In 2017, ethnic tensions were highest with Zuma’s government threatening to take back land from the whites and allocate it to black South Africans (Graham, 2017). There have been efforts to establish a national land audit that would evaluate land use patterns in the country. The results of these efforts would be the expropriation of land from the whites without compensation and allocation of the same to black South Africans. These actions led to soaring racial tensions between blacks and white South Africans.

Expert Opinion on Ethnic Harmony

Experts contend that South Africa is far from achieving ethnic harmony, mainly due to the inequalities in outcomes and opportunities that exist between ethnic groups. The findings from the World Bank Group (2018) suggest that the country has experienced a dismal change in key inequality measures since the end of the apartheid rule. In fact, there are concerns that the income gap between ethnic groups has worsened over the last two decades. South Africa has among the highest Gini coefficients in Africa, measured as 0.63 in 2015 (The World Bank, 2018).

This figure is an increase since 1994, indicating the growing inequalities in the country. Consumption trends show a stagnation in the country’s bottom percentile from 2011 to 2015. This indicates that there has been no significant change in terms of earnings for the country’s poorest population that is predominantly black. Between the 40th and 75th percentile, there was significant growth, indicating improving fortunes for this group.

South Africa records a high inequality of opportunity. This means that a large segment of the population does not have equal access to basic services that include education, necessary infrastructure, and access to health care. Statistics indicate that South Africa has an inequality of opportunity rate averaging 40 percent (The World Bank, 2018).

Examining this while taking into consideration the constituent factors reveals that the parent’s education is the most important determining factor for the level of opportunity at 38 percent. Race comes second at 34 percent. The Human Opportunity Index (HOI) indicates that various predetermined factors such as ethnicity, place of birth, and gender play a significant role in influencing an individual’s success (The World Bank, 2018). Ordinarily, these factors should not influence an individual’s future success.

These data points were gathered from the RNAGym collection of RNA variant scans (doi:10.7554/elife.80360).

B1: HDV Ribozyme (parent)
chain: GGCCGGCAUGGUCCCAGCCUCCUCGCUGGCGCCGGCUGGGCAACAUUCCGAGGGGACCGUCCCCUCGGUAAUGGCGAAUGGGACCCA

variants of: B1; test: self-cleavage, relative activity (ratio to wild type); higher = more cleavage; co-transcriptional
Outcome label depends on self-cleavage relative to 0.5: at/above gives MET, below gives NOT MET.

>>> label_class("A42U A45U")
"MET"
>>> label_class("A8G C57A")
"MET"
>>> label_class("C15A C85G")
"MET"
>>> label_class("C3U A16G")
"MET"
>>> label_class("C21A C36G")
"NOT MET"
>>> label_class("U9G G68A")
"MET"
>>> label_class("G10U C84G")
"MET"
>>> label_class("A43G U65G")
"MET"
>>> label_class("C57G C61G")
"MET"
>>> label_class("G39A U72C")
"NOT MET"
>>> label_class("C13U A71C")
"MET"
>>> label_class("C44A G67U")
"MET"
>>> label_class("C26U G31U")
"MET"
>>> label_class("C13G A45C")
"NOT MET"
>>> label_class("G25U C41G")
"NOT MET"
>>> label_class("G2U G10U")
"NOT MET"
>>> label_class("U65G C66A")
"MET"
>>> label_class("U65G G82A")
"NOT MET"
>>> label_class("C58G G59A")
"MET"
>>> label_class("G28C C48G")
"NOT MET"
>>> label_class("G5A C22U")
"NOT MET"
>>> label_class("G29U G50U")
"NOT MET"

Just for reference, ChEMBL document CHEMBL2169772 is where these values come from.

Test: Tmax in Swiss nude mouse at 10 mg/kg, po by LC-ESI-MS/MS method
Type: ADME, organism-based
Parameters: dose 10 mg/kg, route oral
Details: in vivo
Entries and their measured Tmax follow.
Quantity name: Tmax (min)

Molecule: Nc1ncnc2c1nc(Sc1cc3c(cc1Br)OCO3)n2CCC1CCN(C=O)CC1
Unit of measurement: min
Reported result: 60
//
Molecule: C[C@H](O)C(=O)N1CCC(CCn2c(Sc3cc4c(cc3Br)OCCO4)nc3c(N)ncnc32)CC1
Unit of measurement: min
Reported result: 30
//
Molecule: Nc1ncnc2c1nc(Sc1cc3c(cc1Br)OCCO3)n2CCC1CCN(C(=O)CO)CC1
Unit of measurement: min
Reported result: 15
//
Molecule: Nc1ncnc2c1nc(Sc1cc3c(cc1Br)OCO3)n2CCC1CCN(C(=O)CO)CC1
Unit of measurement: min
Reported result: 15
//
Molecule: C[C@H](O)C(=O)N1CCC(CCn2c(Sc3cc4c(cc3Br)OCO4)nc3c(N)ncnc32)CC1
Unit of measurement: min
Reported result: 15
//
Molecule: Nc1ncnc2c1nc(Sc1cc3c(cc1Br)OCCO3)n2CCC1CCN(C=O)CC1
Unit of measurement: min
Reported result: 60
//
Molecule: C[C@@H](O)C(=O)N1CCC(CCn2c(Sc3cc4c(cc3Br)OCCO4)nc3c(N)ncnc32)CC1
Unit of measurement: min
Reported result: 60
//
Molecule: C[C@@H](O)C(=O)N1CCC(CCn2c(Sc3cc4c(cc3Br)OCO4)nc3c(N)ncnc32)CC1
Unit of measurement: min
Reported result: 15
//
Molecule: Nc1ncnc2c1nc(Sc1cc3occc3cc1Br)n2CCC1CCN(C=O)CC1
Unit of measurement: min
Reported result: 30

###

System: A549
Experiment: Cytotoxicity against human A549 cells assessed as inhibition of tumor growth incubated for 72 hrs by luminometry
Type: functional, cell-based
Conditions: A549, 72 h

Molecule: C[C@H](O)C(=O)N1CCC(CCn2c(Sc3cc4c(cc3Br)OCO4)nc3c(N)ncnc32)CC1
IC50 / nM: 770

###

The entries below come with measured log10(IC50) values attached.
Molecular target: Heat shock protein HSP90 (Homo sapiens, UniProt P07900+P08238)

Comparison with the United States

There are similarities relating to ethnic groups, stratification, and conflict between South Africa and the United States. In both societies, there are two major ethnic groups involved in the ethnic conflict. Ethnic conflict in both societies mainly involves whites and blacks. Other groups involved are Indians in both countries. In both societies, the source of ethnic conflicts can be traced to colonialism and the slave trade. Although both societies have outlawed racial discrimination, the practice still occurs covertly.

Blacks and Asians/Indians in both countries have suffered the most in terms of racial discrimination and lack of opportunities. As such, blacks and Asians/Indians record high poverty rates in both societies. Blacks have the highest poverty rates in both societies. Social classes – the upper class, middle class, lower class, and the working poor, characterize both societies. The upper class comprises about 1 percent of the population. Lastly, both countries have experienced inter-ethnic conflicts. Racial tension is evident in both countries

A number of differences are evident between South Africa and the United States. With regard to ethnic groups, South Africa’s dominant group is the numerically minority group. On the other hand, the dominant group in the United States also forms the majority group. South Africa has high income and wealth inequality rates compared to the United States with lower inequality rates. For instance, South Africa has a polarization index of 0.37 while that of the United States is 0.22 (The World Bank, 2018). Ethnic conflicts in South Africa touch on the issue of land distribution between black South Africans and the Whites. Ethnic conflicts in the United States mainly involve equal opportunities, with land being a less contentious issue.

Concluding Remarks

Ethnicity continues to be a major determining factor for socioeconomic success in countries experiencing high racial divide. For countries to achieve high economic growth and development there is a need to ensure that socioeconomic success does not depend on ethnicity or place of origin. This will require such nations to invest in developing equal opportunities for all ethnic groups. While it is much easier to develop laws criminalizing racial discrimination, it is very difficult to eliminate racism and ethnicity that often occurs in subtle ways. Courts in the United States have played a crucial role in eliminating racial discrimination especially by arbitrating on issues relating to equal employment opportunities.


Callebert, R. (2014). Transcending dual economies: Reflections on ‘Popular economies in South             Africa’. Africa: The Journal of the International African Institute, 84(1), 119-134.             doi:10.1017/S0001972013000636

CIA World Factbook. (2017). Africa: South Africa. Central Intelligence Agency. Retrieved from   

Graham, S. (2017, March 3). Jacob Zuma calls for confiscation of white land without compensation. The Telegraph. Retrieved from      without-compensation/

Naidoo, K., Stanwix, B., & Yu, D. (2014). Reflecting on racial discrimination in the post- apartheid South African labour market. World Bank Group.

Oliver, E., & Oliver, W. H. (2017). The colonisation of South Africa: A unique case. HTS            Teologiese Studies/Theological Studies, 73(3), e1-e8. doi:10.4102/hts.v73i3.4498

Seekings, J. (2003). Social stratification and inequality in South Africa at the end of apartheid.     Center for Social Science Research. Retrieved from   

The World Bank. (2018). Overcoming poverty and inequality in South Africa: an assessment of   drivers, constraints and opportunities. The World Bank Group.

Wittenberg, M. (2017). Wages and wage inequality in South Africa 1994–2011: Part 1 – wage             measurement and trends. South African Journal of Economics, 85(2), 279-297.             doi:10.1111/saje.12148